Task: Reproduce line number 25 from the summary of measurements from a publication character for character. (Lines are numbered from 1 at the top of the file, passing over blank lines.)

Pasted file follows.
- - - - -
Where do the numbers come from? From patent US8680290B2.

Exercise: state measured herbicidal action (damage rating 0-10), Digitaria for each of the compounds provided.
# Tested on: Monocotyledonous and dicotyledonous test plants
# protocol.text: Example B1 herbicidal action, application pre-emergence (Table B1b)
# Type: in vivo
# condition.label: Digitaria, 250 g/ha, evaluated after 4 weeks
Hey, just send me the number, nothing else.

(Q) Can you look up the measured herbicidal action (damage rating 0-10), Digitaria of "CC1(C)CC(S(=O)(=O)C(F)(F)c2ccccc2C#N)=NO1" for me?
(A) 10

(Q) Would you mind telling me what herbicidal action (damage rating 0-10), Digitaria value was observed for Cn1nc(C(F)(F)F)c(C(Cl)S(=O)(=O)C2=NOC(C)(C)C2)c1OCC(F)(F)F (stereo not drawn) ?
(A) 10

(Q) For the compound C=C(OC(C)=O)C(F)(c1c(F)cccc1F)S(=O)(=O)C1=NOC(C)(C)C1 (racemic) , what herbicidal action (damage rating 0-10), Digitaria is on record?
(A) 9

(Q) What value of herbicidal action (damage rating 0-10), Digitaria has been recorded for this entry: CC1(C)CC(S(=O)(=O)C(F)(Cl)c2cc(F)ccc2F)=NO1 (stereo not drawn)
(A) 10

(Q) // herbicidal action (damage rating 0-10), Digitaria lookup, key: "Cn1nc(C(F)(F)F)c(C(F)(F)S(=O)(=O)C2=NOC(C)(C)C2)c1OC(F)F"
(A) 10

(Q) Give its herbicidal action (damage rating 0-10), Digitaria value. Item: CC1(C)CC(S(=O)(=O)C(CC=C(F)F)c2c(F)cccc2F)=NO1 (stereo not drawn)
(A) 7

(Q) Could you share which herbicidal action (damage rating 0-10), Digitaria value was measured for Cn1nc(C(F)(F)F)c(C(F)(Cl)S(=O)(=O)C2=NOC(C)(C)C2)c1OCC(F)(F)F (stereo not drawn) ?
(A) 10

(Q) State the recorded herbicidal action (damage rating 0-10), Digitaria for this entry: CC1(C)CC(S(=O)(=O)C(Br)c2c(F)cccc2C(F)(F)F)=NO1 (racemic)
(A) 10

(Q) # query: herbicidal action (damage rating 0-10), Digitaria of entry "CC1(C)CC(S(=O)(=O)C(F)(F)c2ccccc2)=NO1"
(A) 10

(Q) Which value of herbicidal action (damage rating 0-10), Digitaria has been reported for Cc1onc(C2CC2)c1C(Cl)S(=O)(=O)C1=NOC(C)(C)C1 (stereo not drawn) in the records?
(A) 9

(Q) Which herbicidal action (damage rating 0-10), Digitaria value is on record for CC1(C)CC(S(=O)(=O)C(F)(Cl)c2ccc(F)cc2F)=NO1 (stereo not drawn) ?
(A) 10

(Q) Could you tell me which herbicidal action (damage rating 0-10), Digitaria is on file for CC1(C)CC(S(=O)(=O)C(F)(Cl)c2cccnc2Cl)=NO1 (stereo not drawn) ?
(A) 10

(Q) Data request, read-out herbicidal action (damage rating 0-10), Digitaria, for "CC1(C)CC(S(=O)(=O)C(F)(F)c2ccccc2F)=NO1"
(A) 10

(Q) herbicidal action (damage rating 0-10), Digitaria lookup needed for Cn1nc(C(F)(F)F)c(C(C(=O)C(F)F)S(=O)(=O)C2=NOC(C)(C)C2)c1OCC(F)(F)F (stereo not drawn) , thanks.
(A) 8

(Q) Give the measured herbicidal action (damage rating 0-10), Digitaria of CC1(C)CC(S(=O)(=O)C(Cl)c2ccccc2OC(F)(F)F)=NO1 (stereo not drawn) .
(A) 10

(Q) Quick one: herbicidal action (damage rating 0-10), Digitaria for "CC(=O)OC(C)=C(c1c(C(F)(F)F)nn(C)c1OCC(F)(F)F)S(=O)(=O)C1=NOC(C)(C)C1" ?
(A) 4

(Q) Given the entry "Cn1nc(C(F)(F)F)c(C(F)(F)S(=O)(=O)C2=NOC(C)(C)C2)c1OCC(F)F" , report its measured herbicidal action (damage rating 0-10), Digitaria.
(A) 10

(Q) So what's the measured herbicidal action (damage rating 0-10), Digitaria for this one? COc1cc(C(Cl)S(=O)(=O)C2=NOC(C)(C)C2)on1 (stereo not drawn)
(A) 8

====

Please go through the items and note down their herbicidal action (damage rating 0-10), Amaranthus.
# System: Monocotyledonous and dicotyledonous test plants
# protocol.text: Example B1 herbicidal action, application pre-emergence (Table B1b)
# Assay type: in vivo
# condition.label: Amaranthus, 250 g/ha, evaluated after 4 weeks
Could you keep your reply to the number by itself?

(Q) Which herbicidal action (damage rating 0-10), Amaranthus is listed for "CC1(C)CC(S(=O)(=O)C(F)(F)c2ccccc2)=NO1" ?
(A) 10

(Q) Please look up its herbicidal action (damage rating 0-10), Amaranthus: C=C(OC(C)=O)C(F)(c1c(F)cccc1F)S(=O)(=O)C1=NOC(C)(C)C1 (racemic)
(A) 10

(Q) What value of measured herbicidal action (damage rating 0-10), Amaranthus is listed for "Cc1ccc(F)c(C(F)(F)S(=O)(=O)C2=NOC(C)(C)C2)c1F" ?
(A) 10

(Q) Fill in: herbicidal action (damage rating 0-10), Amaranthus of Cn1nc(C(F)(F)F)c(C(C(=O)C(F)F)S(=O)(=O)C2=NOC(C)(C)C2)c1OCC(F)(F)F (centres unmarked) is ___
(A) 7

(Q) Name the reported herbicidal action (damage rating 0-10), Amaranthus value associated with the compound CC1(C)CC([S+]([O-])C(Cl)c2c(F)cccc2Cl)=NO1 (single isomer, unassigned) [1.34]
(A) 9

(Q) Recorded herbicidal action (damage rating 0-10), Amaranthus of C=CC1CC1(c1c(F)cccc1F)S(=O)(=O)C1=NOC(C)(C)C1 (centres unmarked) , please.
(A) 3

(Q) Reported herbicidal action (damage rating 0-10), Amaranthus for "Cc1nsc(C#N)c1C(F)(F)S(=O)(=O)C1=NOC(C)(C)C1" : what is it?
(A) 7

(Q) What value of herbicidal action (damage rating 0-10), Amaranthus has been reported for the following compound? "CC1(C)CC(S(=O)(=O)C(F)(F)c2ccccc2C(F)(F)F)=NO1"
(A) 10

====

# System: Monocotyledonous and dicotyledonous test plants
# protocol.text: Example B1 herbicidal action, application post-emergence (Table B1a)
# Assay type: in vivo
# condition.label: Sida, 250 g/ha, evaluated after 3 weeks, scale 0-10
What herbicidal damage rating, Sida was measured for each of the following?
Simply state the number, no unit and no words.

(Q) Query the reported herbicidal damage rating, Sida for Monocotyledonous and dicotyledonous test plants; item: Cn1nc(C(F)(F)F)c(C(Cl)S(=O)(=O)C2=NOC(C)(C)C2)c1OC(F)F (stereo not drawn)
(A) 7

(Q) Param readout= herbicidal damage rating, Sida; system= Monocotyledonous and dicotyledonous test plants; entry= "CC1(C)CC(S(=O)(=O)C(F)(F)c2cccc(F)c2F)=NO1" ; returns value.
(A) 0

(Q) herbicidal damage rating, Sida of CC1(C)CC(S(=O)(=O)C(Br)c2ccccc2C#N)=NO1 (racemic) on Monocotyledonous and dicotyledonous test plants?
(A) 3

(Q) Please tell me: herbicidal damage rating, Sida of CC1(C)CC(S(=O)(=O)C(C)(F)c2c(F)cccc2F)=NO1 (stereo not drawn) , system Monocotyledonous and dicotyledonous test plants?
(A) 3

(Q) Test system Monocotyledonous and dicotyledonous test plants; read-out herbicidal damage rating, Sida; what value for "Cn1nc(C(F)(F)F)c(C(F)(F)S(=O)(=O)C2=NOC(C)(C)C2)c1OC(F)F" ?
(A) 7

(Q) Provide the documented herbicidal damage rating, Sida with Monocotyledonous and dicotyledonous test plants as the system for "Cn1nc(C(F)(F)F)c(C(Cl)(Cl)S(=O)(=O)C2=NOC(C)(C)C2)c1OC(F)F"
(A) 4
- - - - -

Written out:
(A) 10